Grapevine Canker Diseases in California
Grapevine cordon and trunk canker diseases constitute the primary causes of plant mortality and economic losses in the California grape industry. For many years it was thought that the decline and dieback observed in California grape growing regions commonly referred as Eutypa Dieback was due only to Eutypa lata. However, in previous studies, we isolated several other Diatrypaceae species as well as various Botryosphaeria spp from cankers found in the wood of declining grapevine. Fields surveys conducted in California since 2003 have showed the major significance of Botryosphaeria spp in canker disease of grapevine.
Surveys extended during 2005 have allowed our laboratory to obtain comprehensive identification and distribution of nine distinct Botryosphaeria spp associated with grapevine cankers in California. Also, Botryosphaeria species appeared as the main group of fungi isolated from wedge shape cankers in many California grapevine growing areas. Botryosphaeria spp were further distinguished based on specific morphological and genetic characteristics. Species concepts and identification were confirmed from phylogenetic analyses of the ITS, beta-tubulin and elongation-factor genes. Both morphological and molecular analyses have allowed our laboratory to build up tools for diagnosis and separation of the different Botryosphaeria species isolated from grapevine cankers in California. Study of the effect of temperature on colony growth revealed different optimal temperatures among Botryosphaeria species suggesting the specific adaptation and distribution of these different Botryosphaeria species to the various wine regions of California.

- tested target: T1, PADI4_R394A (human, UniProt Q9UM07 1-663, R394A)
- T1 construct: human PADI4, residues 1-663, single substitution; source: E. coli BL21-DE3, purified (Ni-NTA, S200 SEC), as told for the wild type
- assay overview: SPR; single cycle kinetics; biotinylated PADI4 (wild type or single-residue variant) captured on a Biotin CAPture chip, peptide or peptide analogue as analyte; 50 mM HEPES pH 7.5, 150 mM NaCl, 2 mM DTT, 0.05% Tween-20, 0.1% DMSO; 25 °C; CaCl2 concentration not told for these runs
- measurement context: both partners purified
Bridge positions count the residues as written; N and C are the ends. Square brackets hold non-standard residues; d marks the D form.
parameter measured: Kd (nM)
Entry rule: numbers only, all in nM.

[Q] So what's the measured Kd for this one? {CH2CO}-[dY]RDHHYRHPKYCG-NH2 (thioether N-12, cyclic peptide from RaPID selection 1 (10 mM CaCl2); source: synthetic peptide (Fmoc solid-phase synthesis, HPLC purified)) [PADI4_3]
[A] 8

Study of cankers occurring in native plant species in the vicinity of vineyards were examined as to offer additional models of canker development to enlighten some of the major aspects of canker formation in grapevine. Following this type of investigation we were able to identify new alternate host plants and putative sources of inoculum for these major grapevine pathogens. Also, our observations have supported the idea that wood cankers in grapevine as well as in native trees are results of the activity of specific fungal association rather than a single fungal species as previously believed. AFLP (Amplified fragment-length polymorphism) is being applied on our assorted collection of E. lata isolates from California gathered in the past 5 years. Preliminary results did not detect occurrence of subpopulations of E. lata with regard to the geographical and ecological (host specificity) distribution of our isolates. Similarly, sequencing of the RPB2 gene for E. lata confirmed our previously proposed delineation of the species within the wide range of ecologically and geographically diverse isolate collection.
Results of pathogenicity tests showed that all Botryosphaeria species found in California were pathogenic to grapevines. However, pathogen virulence appeared to differ depending on the species. Boron-based chemicals have been shown to be effective to control E. lata when applied on pruning wounds. However, our results indicated that pruning wounds were susceptible to several fungal pathogens responsible for branch dieback of grapevine, and we also recovered several of these fungi in concert form wood cankers. Therefore, we are now testing the ability of boron-based material in comparison to other fungicides to control several wood decay fungi of grapes including E. lata, Botryosphaeria rhodina, B. dothidea, B. obtusa, B. sarmentorum, Phaeomoniella chlamydospora, Phaeoacremonium aleophilum and Pleurostomophora richardsiae